As the City of Sacramento prepares the Downtown Specific Plan, which will provide high-level environmental review for projects to add at least 10,000 housing units in the Central City over the next 10 years, this is the first in a series of blog posts examining how other cities are dramatically improving bicycle transportation and roadway safety in urban neighborhoods.
Like Sacramento, the city of Calgary, Alberta on the Canadian prairie is shedding its image as a Cowtown. The city is denser than Sacramento, with a population nearly three times bigger. But with its flat landscape, a river running along one edge, a regular street grid and a railroad mainline running across the middle, downtown Calgary looks a whole lot like downtown Sacramento.
In the summer of 2015, Calgary – which already had one 7-block-long downtown cycle track (also known as a protected bike lane or separated bikeway) — took the unprecedented step of adding an entire network of cycle tracks in a single big project (green dotted lines on the map below). The longest, the 12th Ave cycle track, runs for about 1.3 miles, roughly the distance between 5th St. and 22nd St. in downtown Sacramento.
The Calgary City Council approved the network as a pilot project and 18 months later voted to make it permanent. The experiment paid off spectacularly. Three months after the network opened, bike traffic had increased by 95% on the streets with cycle tracks compared to year earlier. Overall, the project increased bicycle traffic into downtown Calgary by 40% in just about a year, including a larger share of women traveling by bike. Better still, the project came in more than $1 million under budget.
There are big differences between downtown Calgary and Sacramento, besides the weather. For one thing, downtown Calgary has wider streets than downtown Sacramento, which provides more space for bicycle improvements such as cycle tracks. Nevertheless, the Calgary experiment holds these lessons for Sacramento:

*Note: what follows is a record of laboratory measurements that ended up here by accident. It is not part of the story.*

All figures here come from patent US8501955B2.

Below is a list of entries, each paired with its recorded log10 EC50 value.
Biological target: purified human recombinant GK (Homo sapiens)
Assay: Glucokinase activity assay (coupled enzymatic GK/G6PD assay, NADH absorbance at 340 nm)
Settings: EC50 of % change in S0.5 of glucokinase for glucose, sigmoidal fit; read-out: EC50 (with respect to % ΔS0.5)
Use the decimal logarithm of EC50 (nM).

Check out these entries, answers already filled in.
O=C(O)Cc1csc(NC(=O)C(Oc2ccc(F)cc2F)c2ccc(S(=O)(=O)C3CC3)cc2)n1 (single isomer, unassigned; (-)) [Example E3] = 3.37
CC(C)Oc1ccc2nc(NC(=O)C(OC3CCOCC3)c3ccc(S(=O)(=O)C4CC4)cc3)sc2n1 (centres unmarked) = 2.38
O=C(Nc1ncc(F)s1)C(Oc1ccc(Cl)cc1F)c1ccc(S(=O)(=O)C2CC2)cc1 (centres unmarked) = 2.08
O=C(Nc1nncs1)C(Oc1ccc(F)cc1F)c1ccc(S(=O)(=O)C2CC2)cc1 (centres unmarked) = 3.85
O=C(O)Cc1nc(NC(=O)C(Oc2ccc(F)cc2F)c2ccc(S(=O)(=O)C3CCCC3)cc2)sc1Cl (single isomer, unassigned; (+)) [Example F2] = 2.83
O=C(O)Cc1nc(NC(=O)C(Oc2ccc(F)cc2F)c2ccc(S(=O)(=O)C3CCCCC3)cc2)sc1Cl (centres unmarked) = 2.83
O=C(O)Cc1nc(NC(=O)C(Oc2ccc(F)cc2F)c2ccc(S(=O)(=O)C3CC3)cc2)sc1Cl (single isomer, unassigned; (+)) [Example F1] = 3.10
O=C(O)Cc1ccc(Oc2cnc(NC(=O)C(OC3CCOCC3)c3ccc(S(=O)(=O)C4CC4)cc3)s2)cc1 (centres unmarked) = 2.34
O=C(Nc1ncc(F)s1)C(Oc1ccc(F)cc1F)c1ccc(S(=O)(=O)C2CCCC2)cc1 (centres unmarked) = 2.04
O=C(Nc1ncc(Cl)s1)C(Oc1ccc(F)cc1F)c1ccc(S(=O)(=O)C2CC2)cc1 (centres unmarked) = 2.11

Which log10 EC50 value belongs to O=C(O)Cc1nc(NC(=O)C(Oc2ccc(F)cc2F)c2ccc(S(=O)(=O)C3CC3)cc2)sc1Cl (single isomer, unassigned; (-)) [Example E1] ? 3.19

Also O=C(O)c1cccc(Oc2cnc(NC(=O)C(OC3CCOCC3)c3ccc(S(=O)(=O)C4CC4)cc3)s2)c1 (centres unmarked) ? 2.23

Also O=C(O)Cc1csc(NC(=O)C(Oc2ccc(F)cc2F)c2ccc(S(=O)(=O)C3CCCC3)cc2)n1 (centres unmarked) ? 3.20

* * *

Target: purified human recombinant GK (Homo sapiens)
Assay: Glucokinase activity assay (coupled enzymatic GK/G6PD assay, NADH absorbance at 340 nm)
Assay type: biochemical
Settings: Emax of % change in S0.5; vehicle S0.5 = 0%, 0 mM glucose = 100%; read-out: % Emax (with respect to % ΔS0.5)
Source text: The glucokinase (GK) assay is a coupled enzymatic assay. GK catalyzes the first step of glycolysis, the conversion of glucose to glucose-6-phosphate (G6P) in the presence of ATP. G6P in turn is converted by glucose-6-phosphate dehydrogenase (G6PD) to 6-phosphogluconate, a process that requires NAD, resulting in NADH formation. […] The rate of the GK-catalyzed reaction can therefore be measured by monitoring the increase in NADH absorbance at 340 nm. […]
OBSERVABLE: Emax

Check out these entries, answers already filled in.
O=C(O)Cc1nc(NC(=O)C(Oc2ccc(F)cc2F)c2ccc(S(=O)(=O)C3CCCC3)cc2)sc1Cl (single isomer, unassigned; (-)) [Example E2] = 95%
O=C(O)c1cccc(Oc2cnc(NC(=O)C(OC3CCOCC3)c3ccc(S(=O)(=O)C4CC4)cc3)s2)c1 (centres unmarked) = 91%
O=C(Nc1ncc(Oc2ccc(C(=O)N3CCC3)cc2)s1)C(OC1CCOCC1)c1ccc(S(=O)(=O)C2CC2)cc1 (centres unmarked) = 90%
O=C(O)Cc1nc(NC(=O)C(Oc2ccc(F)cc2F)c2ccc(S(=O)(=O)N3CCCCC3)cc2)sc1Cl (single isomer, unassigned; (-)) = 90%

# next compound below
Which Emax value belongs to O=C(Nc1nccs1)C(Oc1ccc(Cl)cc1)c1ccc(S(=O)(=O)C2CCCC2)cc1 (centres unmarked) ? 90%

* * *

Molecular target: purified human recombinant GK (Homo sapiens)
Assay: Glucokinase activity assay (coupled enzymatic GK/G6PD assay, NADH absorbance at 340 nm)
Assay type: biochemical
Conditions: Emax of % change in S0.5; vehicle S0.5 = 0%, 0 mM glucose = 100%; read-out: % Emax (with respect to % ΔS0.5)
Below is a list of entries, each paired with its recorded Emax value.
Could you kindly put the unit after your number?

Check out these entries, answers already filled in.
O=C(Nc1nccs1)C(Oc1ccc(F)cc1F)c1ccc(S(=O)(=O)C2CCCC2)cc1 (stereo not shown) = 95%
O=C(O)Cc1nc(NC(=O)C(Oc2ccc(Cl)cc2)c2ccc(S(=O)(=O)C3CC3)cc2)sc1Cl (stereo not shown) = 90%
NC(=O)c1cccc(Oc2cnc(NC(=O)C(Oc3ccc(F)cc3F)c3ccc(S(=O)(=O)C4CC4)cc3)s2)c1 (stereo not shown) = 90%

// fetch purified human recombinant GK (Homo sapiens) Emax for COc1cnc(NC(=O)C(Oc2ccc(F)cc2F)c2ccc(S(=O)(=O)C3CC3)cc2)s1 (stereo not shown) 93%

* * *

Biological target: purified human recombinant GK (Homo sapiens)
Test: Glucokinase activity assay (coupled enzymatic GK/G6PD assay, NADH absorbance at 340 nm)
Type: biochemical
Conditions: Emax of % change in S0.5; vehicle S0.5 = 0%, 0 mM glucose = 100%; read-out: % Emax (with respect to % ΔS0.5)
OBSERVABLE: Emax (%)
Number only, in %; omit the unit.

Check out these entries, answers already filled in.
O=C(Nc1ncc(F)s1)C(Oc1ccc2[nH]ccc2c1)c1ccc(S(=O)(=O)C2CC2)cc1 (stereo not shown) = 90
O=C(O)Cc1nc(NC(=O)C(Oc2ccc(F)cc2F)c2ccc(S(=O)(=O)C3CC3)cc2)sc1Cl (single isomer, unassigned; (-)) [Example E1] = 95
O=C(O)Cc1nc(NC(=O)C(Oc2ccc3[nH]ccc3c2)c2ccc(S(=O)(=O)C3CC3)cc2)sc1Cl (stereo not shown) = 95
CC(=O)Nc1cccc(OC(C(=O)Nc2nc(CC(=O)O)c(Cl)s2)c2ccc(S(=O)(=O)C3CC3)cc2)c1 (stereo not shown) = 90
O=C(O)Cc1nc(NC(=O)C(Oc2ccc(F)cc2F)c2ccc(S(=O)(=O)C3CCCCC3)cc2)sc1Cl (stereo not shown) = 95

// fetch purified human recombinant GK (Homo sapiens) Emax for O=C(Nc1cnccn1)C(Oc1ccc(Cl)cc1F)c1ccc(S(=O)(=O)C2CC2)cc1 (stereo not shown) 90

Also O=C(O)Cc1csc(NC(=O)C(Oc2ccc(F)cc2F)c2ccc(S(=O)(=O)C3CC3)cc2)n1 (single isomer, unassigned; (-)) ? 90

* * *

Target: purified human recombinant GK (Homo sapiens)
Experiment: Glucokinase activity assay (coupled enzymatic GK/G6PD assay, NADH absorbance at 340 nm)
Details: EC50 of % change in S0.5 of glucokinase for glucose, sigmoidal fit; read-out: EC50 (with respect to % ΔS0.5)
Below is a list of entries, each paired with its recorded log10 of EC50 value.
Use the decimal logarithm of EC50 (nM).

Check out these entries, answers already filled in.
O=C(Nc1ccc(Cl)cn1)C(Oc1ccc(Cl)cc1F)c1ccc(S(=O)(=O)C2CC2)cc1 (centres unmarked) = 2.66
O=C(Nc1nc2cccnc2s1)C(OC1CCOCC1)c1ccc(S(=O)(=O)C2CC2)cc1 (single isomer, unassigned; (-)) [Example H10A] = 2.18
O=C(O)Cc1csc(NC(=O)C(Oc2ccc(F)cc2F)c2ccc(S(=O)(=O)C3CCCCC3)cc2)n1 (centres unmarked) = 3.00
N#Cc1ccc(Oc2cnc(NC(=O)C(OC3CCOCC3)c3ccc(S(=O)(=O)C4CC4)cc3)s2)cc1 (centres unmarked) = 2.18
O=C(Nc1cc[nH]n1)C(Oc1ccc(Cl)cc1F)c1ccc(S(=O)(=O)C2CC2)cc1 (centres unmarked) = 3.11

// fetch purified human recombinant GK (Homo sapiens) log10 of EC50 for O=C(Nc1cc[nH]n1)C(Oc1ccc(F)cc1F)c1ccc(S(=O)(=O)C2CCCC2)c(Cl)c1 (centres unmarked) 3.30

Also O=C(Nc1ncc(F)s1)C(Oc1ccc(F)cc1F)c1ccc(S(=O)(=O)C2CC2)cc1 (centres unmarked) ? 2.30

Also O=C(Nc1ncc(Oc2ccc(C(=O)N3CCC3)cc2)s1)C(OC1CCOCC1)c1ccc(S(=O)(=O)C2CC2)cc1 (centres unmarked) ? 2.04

First, it shows that building an entire network all at once produces big results, very quickly. While the ridership increases seen in Calgary are fairly typical of cycle tracks installed in other cities, the impact is magnified when it involves multiple streets in a network, rather than a single street. Sacramento’s Bicycle Master Plan calls for increasing the rate of bike commuting to 7% of all commute trips by 2020, more than triple Sacramento’s current bike commuting rate of just under 2%. Nothing short of this kind of network will get us to that goal with less than three years to go.
Second, it shows that travel by bike works best when bike routes are continuous. This isn’t news to anyone who uses a bike for everyday transportation, but it’s yet another argument for continuous routes rather than the piecemeal, disconnected improvements we’re accustomed to seeing. Sacramento’s Bicycle Master Plan sets the goal of creating continuous “low-traffic-stress” bike routes throughout the city. Cycle tracks are designed to provide low-stress conditions on the busiest downtown streets and Calgary shows us how well that can work.
Third, it shows that a willingness to experiment can pay off. Experiments aren’t automatically more complicated technically, but they require courage, creativity and openmindedness at City Hall, as well as the ability (and will) to make the right investments. Creating that culture of experimentation may be the biggest challenge for a city like Sacramento.
As Sacramento plans for a future with a lot more downtown residents living in denser neighborhoods, bicycling (and walking and public transit use) will become a better, faster, cheaper way to make short trips – but only if the vision is bold and the commitment is big.